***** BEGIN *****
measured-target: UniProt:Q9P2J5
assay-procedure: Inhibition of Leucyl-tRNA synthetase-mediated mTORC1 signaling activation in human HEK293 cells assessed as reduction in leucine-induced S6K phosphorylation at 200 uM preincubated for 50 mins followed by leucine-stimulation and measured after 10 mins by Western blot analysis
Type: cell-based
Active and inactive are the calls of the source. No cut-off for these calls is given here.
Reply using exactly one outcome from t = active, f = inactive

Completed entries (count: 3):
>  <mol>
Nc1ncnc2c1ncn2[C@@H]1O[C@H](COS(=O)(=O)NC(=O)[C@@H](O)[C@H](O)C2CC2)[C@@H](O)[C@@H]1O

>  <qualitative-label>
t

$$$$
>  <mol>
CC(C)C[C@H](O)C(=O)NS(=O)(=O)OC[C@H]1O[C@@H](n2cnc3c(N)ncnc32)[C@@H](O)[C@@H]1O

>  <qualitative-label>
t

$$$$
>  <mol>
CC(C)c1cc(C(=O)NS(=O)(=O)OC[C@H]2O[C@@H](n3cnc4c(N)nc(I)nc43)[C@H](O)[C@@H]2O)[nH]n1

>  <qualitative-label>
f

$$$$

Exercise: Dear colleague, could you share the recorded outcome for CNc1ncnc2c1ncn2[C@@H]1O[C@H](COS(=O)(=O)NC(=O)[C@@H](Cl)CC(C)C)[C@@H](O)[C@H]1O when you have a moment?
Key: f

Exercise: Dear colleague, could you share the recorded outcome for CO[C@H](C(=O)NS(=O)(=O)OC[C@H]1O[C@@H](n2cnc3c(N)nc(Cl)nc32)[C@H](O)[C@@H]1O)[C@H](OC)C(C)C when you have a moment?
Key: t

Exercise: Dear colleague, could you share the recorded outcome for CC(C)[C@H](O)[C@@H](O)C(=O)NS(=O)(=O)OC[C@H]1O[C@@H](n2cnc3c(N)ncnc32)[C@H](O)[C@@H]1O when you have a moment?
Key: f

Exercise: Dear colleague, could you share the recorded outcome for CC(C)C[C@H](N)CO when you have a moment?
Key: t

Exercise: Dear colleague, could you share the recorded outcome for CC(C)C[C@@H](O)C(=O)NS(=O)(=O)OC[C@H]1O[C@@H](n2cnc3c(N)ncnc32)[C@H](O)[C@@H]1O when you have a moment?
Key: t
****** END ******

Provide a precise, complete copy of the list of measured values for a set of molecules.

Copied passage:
measured-target: UniProt:Q9P2J5
assay-procedure: Inhibition of Leucyl-tRNA synthetase-mediated mTORC1 signaling activation in human HEK293 cells assessed as reduction in leucine-induced S6K phosphorylation at 200 uM preincubated for 50 mins followed by leucine-stimulation and measured after 10 mins by Western blot analysis
Type: cell-based
Active and inactive are the calls of the source. No cut-off for these calls is given here.
Reply using exactly one outcome from t = active, f = inactive

Completed entries (count: 3):
>  <mol>
Nc1ncnc2c1ncn2[C@@H]1O[C@H](COS(=O)(=O)NC(=O)[C@@H](O)[C@H](O)C2CC2)[C@@H](O)[C@@H]1O

>  <qualitative-label>
t

$$$$
>  <mol>
CC(C)C[C@H](O)C(=O)NS(=O)(=O)OC[C@H]1O[C@@H](n2cnc3c(N)ncnc32)[C@@H](O)[C@@H]1O

>  <qualitative-label>
t

$$$$
>  <mol>
CC(C)c1cc(C(=O)NS(=O)(=O)OC[C@H]2O[C@@H](n3cnc4c(N)nc(I)nc43)[C@H](O)[C@@H]2O)[nH]n1

>  <qualitative-label>
f

$$$$

Exercise: Dear colleague, could you share the recorded outcome for CNc1ncnc2c1ncn2[C@@H]1O[C@H](COS(=O)(=O)NC(=O)[C@@H](Cl)CC(C)C)[C@@H](O)[C@H]1O when you have a moment?
Key: f

Exercise: Dear colleague, could you share the recorded outcome for CO[C@H](C(=O)NS(=O)(=O)OC[C@H]1O[C@@H](n2cnc3c(N)nc(Cl)nc32)[C@H](O)[C@@H]1O)[C@H](OC)C(C)C when you have a moment?
Key: t

Exercise: Dear colleague, could you share the recorded outcome for CC(C)[C@H](O)[C@@H](O)C(=O)NS(=O)(=O)OC[C@H]1O[C@@H](n2cnc3c(N)ncnc32)[C@H](O)[C@@H]1O when you have a moment?
Key: f

Exercise: Dear colleague, could you share the recorded outcome for CC(C)C[C@H](N)CO when you have a moment?
Key: t

Exercise: Dear colleague, could you share the recorded outcome for CC(C)C[C@@H](O)C(=O)NS(=O)(=O)OC[C@H]1O[C@@H](n2cnc3c(N)ncnc32)[C@H](O)[C@@H]1O when you have a moment?
Key: t